Original languageEnglish (US)
Pages (from-to)917-922
Number of pages6
JournalMayo Clinic Proceedings
Volume83
Issue number8
DOIs
StatePublished - Jan 1 2008

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Nervous System Paraneoplastic Syndromes
Positron-Emission Tomography
Neoplasms
Antibodies
Tomography
Small Cell Carcinoma
Fallopian Tubes
Fluorodeoxyglucose F18

ASJC Scopus subject areas

  • Medicine(all)

Cite this

Occult malignancy in patients with suspected paraneoplastic neurologic syndromes : Value of positron emission tomography in diagnosis. / Patel, Rajesh R.; Subramaniam, Rathan M.; Mandrekar, Jaywant N.; Hammack, Julie E.; Lowe, Val J.; Jett, James R.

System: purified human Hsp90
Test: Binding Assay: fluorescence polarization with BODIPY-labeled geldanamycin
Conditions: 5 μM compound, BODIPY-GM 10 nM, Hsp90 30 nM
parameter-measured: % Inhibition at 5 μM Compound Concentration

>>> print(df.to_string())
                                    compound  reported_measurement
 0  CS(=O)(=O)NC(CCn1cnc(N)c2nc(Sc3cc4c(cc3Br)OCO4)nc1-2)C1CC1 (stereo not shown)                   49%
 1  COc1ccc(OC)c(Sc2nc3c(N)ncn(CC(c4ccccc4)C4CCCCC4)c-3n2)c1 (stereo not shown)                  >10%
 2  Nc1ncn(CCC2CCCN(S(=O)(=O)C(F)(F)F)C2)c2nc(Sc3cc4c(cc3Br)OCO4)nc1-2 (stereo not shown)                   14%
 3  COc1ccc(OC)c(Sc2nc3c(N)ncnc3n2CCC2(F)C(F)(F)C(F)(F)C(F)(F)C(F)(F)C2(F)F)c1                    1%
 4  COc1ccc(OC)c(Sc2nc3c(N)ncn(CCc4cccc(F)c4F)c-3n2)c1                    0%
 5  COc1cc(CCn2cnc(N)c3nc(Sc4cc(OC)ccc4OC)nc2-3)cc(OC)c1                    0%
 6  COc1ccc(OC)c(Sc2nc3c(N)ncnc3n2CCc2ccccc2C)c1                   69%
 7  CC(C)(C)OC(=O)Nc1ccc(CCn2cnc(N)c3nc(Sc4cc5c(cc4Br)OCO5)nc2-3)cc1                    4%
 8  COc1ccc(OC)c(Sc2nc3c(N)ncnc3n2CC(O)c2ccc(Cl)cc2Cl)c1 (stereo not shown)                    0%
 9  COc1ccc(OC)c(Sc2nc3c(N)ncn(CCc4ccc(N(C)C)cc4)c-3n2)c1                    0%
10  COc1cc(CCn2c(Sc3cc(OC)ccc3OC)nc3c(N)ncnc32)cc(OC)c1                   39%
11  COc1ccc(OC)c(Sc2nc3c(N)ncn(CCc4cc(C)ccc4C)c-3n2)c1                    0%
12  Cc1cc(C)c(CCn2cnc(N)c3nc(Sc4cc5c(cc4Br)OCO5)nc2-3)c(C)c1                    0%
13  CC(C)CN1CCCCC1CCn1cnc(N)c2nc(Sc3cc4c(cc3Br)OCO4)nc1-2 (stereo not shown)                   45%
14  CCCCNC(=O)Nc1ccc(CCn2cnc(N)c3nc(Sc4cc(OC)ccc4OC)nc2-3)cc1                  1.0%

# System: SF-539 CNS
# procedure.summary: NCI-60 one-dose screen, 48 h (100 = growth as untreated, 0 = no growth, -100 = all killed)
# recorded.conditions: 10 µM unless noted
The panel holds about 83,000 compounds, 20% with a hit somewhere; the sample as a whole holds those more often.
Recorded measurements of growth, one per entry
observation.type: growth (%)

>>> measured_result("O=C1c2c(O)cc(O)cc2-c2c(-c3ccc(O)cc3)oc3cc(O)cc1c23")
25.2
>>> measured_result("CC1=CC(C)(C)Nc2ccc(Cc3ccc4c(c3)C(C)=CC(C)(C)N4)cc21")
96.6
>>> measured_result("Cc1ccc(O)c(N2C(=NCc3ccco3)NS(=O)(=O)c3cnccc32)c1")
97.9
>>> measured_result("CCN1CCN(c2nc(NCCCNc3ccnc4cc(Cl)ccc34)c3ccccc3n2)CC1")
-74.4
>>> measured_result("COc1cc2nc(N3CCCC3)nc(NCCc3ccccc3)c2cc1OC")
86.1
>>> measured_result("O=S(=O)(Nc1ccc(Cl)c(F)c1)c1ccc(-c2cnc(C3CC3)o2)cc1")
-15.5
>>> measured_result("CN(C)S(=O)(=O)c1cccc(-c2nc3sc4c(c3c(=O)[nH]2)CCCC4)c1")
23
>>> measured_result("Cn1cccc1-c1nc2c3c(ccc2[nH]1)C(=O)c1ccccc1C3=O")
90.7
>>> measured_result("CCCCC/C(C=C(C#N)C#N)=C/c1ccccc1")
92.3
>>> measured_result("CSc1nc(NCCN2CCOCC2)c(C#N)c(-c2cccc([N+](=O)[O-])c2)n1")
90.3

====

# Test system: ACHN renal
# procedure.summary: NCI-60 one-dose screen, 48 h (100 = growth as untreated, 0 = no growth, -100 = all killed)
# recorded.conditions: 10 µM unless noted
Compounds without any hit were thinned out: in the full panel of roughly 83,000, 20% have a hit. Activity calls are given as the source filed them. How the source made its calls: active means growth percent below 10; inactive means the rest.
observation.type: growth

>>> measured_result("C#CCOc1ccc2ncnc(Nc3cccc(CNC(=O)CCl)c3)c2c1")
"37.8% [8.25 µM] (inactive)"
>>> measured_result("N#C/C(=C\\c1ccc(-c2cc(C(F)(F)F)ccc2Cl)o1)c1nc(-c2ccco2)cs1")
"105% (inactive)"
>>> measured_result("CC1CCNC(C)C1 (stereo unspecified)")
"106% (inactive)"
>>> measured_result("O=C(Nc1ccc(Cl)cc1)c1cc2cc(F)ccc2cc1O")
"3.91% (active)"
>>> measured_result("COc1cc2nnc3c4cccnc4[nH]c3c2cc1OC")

In: Mayo Clinic Proceedings, Vol. 83, No. 8, 01.01.2008, p. 917-922.

Research output: Contribution to journalArticle

Patel, Rajesh R. ; Subramaniam, Rathan M. ; Mandrekar, Jaywant N. ; Hammack, Julie E. ; Lowe, Val J. ; Jett, James R. / Occult malignancy in patients with suspected paraneoplastic neurologic syndromes : Value of positron emission tomography in diagnosis. In: Mayo Clinic Proceedings. 2008 ; Vol. 83, No. 8. pp. 917-922.